At a hearing on July 2, 1979, the trial court struck the judgment against Grinder and entered judgment in his favor against the Plaintiff for costs. The Plaintiff timely filed an order to "[e]nter an appeal to the Court of Special Appeals from the judgment entered in this action on July 2, 1979."

The intermediate appellate court, in an opinion by Judge Wilner which closely reasoned within the letter of our decisions involving the election rule, remanded without affirmance or reversal under Md. Rule 1071. Bryans Road Building & Supply Co. v. Grinder, 46 Md. App. 10, 415 A.2d 615 (1980). Relying on the language of Codd, supra, and of Hospelhorn v. Poe, 174 Md. 242, 259, 198 A. 582, 590 (1938), that court held that election does not occur until the creditor takes a final judgment against the one he chooses to hold to the exclusion of the other. It reasoned that the judgment of May 28, 1979 against the Company was not a final judgment because there were multiple claims in the case and the summary judgment had not been certified as final pursuant to Md. Rule 605 a. Thus, the Plaintiff's election was still open at the point of judgment nisi against Grinder. Recognizing that neither party, nor the court, had fully appreciated the problem until both judgments had been entered, the Court of Special Appeals concluded that "it would be a triumph of legal fiction over justice for [it] to assume, as ultimately did the trial court, that [Plaintiff] made a knowing election in favor of" the judgment against the Company. 46 Md. App. at 20, 415 A.2d at 621. It therefore remanded to permit the Plaintiff to make an election.*fn3

This disposition by the Court of Special Appeals leaves the Plaintiff with a judgment either against Grinder or against the corporation, but not against both. But, in its cross-petition for certiorari, which we granted, the Plaintiff argues that it should be entitled to a judgment against both. That was, of course, the original decision by the trial court. The Plaintiff preserved this argument in its brief to the Court of Special Appeals. Grinder has raised a procedural question which is directed at the remand by the Court of Special Appeals. He contends the Plaintiff's order for appeal limited review to the judgment for costs against it rendered on July 2, and that the Plaintiff could not appeal from the summary judgment against the Company because it was in the Plaintiff's favor. Without intimating whether

these arguments have merit or not in relation to the remand to permit an election, it is clear that the judgment of July 2 was against the Plaintiff and that the order for appeal, even if limited to it, would bring up the question whether the Plaintiff ought to be permitted to take judgment against the agent, in addition to its unsatisfied judgment against the principal. Reexamination of the election rule, at least to some degree, is therefore squarely presented.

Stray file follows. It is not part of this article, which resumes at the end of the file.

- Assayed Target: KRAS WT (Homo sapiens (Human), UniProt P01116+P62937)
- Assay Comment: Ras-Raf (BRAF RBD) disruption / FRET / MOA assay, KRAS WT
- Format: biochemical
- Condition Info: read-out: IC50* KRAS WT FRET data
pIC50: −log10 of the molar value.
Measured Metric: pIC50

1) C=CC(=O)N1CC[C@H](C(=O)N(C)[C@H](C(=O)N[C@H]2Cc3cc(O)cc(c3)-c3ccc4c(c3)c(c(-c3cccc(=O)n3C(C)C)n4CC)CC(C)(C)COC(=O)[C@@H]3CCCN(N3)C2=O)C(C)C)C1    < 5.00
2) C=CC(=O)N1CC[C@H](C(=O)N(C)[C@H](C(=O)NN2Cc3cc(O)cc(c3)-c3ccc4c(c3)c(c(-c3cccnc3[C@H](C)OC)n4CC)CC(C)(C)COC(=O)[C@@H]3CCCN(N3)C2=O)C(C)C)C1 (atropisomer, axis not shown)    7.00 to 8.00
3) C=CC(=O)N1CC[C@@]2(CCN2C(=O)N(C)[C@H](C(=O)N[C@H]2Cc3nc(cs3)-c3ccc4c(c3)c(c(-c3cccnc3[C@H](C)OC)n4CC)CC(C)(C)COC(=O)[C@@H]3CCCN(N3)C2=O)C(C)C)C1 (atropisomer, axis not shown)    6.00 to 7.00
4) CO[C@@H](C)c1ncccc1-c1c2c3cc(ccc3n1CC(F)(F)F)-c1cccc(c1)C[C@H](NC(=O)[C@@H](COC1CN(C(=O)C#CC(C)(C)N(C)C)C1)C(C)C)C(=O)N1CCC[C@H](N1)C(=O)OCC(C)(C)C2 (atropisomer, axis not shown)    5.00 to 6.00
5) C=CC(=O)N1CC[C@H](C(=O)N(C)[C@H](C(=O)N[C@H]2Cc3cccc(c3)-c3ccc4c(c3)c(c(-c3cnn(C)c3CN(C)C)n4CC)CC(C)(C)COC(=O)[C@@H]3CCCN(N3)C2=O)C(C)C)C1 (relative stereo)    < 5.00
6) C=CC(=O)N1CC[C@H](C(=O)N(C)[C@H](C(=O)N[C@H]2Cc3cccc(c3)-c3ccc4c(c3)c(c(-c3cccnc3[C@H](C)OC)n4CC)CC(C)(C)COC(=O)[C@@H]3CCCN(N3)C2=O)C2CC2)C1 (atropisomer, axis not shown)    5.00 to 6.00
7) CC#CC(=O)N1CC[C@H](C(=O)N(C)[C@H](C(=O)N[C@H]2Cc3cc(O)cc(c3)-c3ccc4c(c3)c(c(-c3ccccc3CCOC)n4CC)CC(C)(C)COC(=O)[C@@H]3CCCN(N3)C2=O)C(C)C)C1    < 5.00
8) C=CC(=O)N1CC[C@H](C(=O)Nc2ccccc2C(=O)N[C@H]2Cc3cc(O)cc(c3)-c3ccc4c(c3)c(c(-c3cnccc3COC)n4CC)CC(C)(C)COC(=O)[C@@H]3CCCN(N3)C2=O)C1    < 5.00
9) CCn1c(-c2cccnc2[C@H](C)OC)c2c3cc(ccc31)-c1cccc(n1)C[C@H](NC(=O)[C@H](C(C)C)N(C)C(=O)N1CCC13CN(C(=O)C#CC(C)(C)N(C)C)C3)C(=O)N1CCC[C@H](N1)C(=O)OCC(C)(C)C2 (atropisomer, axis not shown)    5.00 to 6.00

Following adoption of the election rule in Codd in 1903, this Court next considered the subject in the 1938 Hospelhorn decision. That litigation involved statutory assessments by the receiver of the insolvent Baltimore Trust Company against its shareholders. One of the cases (Hospelhorn v. Boyce, 174 Md. 275, 198 A. 597 (1938)) involved shares carried on the books of the bank in the name of an employee of a brokerage house which was not disclosed as principal. At issue on demurrer was the alleged misjoinder of principal and agent since, under the election rule, their liability is viewed as alternative and not joint. This Court held the joinder to be proper, but said the plaintiff would have to elect against which of the joined defendants he would take his final judgment. The reasons given in support of joinder are a blend of the intricacies of common law pleading and of practicality. We said that "[t]here is but one contract to be performed in respect of the one subject matter involved, and the principal and agent constitute but one party of the contract." Hospelhorn v. Poe, supra, 174 Md. at 257, 198 A. at 590. Further, because the creditor could simultaneously sue both principal and agent separately until final judgment against one, there was no sound reason why they could not be sued jointly. It was said that the case was not one of consensual contract, but of quasi contract based on a statutory obligation which bound the defendants alternatively, so that the common law prerequisite of a joint promise did not apply; that joinder was justified as a means of satisfying the agent's liability for the statutory assessment by enforcing against the principal the agent's right of indemnification; and that joinder would permit the election to be made after a determination that a relationship of

previously undisclosed principal and agent in fact existed so that the case was one involving alternative remedies in reference to which an election was necessary. Id. at 259-61, 198 A. at 590-92. Of course, joinder of alternative claims, which was so troublesome at the time of Hospelhorn, is today resolved by Md. Rule 313 c 1. But our modern pleading rule does not reach the underlying problem, that of an election occurring by final judgment.